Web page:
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Accessibility/User Friendliness of the Guideline The Draft Practice Guideline seems very long and detailed compared to other class 4 IASPs. We believe it makes the material more difficult to absorb and may discourage actuaries who would benefit greatly from its contents. For example, almost all accounting items are addressed in some depth, rather than just those items that would normally be prepared by actuaries or require actuarial expertise. It provides guidance to company management in general, rather than to actuaries who perform traditional actuarial roles. We question whether this is consistent with the intended scope of the Guideline. The document also provides extended, detailed discussion on specific practice areas. For example, many paragraphs are not especially relevant in the non-life context. Likewise, the detailed discussion of claim liabilities may cause life and pension actuaries to lose the focus of the guideline. The guideline may benefit from a structure that separates general discussion from discussion of subjects specific to individual practice areas. Specific Comments Paragraph 4.2 seems to imply that large, diversified, multinational insurance groups would typically be expected to provide only qualitative discussion of their risks, whereas smaller, more localized companies would be expected to provide quantitative information. While we agree that larger company disclosure may be at a more aggregated level, we would expect there to be considerable quantitative information provided also. Paragraph 4.4.3.3 indicates that IBNR is not relevant to claims analyzed on a report year basis. This is an incorrect statement in U.S. accounting practice. The specific claim reserves established for claimsmade coverages, the most common subject of report year analysis, may or may not be adequate to extinguish the ultimate liability. The difference between initial valuation and final settlement for these coverages is regularly estimated and is recorded as IBNR. The size and character of the IBNR reserves for such coverages may differ from occurrence-based coverage, but it does exist. Paragraph 4.3.1.5 states in its final sentence that it is inappropriate to change accounting policies to further fraud or manage earnings. While we believe this is a true statement, we believe it belongs more in a guideline regarding professional conduct rather than a guideline discussing disclosure. The suggestion that actuaries discuss correlation matrices and copulas in reviewing concentration of risk goes beyond current practice in most contexts and goes well beyond what readers of disclosures are likely to be able to assimilate. Once again, on behalf of the American Academy of Actuaries Financial Reporting Committee, I wish to thank you for the opportunity to comment. Should you have any questions or need further information on our comments, please feel free to contact us through Bill Copeland at Copeland@actuary.org or at (202) 223-8196. Sincerely,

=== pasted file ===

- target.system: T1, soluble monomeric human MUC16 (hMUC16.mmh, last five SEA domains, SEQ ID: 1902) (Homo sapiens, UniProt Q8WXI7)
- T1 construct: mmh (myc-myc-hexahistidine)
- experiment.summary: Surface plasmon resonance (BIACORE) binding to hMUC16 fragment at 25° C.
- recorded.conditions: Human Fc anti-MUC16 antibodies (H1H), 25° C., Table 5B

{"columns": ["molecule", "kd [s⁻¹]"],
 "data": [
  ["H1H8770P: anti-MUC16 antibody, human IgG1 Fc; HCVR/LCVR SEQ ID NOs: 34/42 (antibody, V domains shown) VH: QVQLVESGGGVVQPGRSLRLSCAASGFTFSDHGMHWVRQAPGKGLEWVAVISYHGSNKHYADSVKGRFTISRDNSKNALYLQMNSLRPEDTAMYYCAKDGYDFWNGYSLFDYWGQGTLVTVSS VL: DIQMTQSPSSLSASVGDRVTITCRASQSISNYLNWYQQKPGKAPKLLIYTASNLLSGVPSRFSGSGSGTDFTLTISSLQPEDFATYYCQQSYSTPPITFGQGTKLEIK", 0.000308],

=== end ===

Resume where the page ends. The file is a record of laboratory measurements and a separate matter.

Henry Siegel, FSA, MAAA Chairperson, Financial Reporting Committee American Academy of Actuaries 1100 Seventeenth Street NW